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Quebec smelter will reduce arsenic emissions to five times provincial norm

Quebec Environment Minister Benoit Charette speaks to the media at a news conference Friday, April 23, 2021, in Montreal. The owner of a western Quebec smelter says it will reduce arsenic emissions to five times the provincial norm by 2027, a level required by the provincial government. Charette said the Horne smelter would have to reduce emissions to 15 nanograms of arsenic per cubic metre of air within five years or close. Ryan Remiorz/The Canadian Press

The owner of a western Quebec copper smelter says it will adhere to the government’s new requirements and reduce arsenic emissions to five times the provincial norm by 2027.

The smelter in Rouyn-Noranda, Que., is owned by Switzerland-based Glencore and is currently certified to emit 100 nanograms of arsenic per cubic metre of air — 33 times the provincewide standard.

Glencore’s operations in the town more than 600 kilometres northwest of Montreal have been a cause for serious concern in the region after studies have shown that local residents have higher rates of lung cancer than the provincial average.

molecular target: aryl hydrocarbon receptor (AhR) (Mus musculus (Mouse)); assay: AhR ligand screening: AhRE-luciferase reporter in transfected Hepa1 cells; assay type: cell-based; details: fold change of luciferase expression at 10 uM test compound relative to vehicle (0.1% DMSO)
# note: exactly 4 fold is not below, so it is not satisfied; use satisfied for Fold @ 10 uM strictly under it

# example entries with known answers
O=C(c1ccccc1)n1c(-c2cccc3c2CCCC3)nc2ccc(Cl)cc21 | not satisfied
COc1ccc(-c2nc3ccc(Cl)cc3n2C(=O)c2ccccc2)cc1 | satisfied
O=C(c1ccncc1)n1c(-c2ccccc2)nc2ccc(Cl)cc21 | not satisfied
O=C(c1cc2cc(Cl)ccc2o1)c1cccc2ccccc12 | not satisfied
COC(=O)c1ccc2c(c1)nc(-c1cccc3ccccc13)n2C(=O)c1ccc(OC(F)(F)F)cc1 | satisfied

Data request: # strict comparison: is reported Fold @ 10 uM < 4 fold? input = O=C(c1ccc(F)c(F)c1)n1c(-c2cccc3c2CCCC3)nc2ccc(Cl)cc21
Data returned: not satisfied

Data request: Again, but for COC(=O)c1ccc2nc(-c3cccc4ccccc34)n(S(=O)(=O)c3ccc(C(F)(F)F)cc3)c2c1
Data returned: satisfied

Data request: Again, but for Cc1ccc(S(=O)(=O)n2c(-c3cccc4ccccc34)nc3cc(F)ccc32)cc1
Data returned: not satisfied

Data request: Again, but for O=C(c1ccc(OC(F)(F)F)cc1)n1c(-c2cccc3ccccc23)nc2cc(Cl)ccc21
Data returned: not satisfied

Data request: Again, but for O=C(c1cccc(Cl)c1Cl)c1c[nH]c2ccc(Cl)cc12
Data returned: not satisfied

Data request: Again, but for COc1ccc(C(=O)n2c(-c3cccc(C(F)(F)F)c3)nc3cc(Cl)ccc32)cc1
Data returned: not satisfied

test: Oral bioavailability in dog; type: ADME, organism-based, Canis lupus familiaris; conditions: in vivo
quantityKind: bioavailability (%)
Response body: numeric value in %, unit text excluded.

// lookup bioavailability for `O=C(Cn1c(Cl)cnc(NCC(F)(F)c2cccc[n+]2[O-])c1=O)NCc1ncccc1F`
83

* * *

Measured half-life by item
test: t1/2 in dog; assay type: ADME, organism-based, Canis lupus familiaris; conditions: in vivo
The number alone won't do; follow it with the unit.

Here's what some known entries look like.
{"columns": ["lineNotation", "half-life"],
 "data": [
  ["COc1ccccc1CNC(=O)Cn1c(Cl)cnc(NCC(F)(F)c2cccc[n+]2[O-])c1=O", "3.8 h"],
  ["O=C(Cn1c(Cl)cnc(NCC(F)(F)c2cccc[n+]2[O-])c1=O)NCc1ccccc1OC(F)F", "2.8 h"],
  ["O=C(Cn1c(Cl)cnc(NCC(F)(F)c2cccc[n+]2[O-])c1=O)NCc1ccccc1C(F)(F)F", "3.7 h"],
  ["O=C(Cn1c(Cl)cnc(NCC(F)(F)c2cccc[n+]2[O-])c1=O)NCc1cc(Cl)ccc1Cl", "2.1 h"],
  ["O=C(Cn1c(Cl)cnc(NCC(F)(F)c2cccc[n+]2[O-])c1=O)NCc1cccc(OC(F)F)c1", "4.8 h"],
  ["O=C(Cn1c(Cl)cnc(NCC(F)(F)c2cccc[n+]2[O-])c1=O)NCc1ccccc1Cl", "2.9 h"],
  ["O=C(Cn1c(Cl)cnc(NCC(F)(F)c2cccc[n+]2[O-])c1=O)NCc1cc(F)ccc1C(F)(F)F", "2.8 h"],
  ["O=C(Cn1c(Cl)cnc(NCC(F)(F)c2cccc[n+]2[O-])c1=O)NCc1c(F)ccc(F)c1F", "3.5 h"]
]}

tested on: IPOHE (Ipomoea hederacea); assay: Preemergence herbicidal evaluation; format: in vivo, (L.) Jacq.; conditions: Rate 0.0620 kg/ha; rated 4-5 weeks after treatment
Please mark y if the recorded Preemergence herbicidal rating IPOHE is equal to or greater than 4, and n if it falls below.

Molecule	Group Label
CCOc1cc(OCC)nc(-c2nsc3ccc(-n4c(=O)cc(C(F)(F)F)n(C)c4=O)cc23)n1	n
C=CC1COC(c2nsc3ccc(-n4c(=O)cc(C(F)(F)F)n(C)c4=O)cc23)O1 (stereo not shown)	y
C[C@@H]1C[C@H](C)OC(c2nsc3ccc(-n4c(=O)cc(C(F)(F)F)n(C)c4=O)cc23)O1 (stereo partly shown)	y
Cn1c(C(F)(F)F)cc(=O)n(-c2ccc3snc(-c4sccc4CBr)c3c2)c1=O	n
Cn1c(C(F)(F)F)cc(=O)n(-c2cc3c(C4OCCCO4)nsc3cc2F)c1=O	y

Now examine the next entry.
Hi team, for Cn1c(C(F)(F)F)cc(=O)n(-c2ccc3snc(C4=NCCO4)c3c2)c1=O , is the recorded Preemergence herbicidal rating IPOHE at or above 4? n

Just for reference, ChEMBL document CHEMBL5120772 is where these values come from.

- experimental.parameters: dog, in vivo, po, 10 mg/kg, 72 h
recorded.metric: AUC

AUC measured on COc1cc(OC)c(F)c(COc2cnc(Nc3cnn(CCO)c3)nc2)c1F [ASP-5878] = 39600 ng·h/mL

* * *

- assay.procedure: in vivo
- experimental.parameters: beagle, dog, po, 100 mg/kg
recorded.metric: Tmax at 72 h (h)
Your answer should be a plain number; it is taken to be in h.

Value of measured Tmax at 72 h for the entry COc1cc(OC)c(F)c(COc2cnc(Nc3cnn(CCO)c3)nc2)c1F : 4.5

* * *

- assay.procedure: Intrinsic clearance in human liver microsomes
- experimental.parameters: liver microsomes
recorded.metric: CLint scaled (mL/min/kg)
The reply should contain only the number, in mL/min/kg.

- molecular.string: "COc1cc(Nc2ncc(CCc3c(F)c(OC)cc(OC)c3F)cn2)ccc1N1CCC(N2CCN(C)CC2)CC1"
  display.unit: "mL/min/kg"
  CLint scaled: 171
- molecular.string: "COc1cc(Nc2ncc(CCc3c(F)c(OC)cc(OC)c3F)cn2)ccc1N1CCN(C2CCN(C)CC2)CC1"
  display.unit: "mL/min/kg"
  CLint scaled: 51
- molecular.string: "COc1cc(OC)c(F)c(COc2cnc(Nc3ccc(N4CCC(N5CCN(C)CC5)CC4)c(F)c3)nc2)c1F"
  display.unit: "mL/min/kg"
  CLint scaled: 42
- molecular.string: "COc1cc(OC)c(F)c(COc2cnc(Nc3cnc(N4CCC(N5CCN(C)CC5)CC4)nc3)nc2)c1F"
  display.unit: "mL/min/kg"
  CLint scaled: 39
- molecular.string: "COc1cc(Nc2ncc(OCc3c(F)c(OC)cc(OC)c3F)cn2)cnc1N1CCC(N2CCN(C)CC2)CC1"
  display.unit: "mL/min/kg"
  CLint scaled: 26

Read more: Quebec allows copper smelter in northwest to emit arsenic levels 5 times provincial norm

On Monday, Quebec Environment Minister Benoit Charette said the Horne smelter would have to reduce emissions to 15 nanograms of arsenic per cubic metre of air within five years or close.

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The company said today it expects that it will cost $500 million for it to adapt to the new emissions cap and that talks are underway to obtain government aid to fund the required changes.

Claude Belanger of Glencore’s North American copper operations told reporters that a company analysis indicates that the air quality across the majority of the town will be at the provincial standard of three nanograms of arsenic per cubic metre by 2027.

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